Carbon brushes fitted to an electric motor are designed to wear out, (more expensive motors may not have brushes fitted). Brushes are very cheap, in comparison to the cost of an armature. If the brushes were made of a harder material, the commutator would wear out first. This would result in a much more expensive repair and quite possibly, a terminal fault.
Therefore, it’s always worth checking the brushes (if fitted).
The main task of carbon brushes, is to pass electricity to the motor armature.
Please note that you can get more expensive (and often more reliable) brushless electric motors.
Therefore, carbon brushes aren’t always fitted.
Carbon brushes are often housed in brush holders. These allow the brushes to slide in and out (with the aid of a spring). As the brushes wear, they are pushed towards the armature by the spring. This ensures there is continuous electrical contact.
Just remember that…
If it works, it’s only a temporary fix. Replace the brushes as soon as possible, or more damage may occur…
Important! If the carbon brushes are worn, they can…
If the electric motor is allowed to run in this state, it could start running on the brush springs, damaging the armature?
A double edged sword… Sometimes the brushes can damage the armature, sometimes the armature can damage the brushes!
If the brushes wear away completely, the motor can end up running on the springs. The brush springs are a lot harder than carbon and and can wear the commutator. In most cases the springs can short out and blow the commutators, causing complete failure. Therefore, don’t run the motor on the springs, (you can usually tell by the noise and excessive arcing).
Check to see if the armature commutator is worn or dirty:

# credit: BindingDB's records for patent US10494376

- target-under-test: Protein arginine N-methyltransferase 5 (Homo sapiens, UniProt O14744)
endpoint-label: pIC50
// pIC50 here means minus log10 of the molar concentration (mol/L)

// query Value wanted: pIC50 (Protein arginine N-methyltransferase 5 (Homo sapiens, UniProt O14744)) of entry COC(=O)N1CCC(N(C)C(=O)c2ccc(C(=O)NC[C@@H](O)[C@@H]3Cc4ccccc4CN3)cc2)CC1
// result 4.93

(or, it’s a Brushless Electric Motor?)
If yes, then it could be a defective starting capacitor. The capacitor gives the motor an additional boost to get it spinning. Once running, the motors own momentum will keep it going.
It can be a simple fix to replace the starting capacitor.
Please note that not all electric motors are fitted with Thermal protection...
Electric motors can be fitted with thermal trip to protect the motor from overheating. They will often be placed near to the motor windings, where heat is generated.
The are often two types of thermal Protection:
Resettable thermal trips break the supply to the electric motor. The resetting process often requires you to wait for the motor to cool.
Non-resettable (a fuse):
Non-resettable thermal fuses are often quite small, so it may not be immediately obvious that the motor has one fitted.
I’m using the term ‘Gizmo’s’ for any additional items, bells and whistles that may be fitted to an electric motor…
Switches, speed control and gizmo’s can go defective. There can be a number of reasons why, and the list is not exhaustive.
With ‘Gizmo’s’, all you can do is check for the usual electrical faults. Note that, electric motors generate heat and often have a fan to draw in air for cooling. These fans pull in dust and debris which can cause issues?
If you’re not sure what you need, sometimes it’s a good idea to have a look? The list below may give you an idea of what’s available, what to look for, and how much the part might cost…
Carbon Brushes, Bearings and Electric Motor Parts:
Some basic thoughts on narrowing down where a fault may be occurring…
The above are general descriptions, as you can get all sorts of weird electrical faults!
How to Measure & Buy a Replacement Bearing: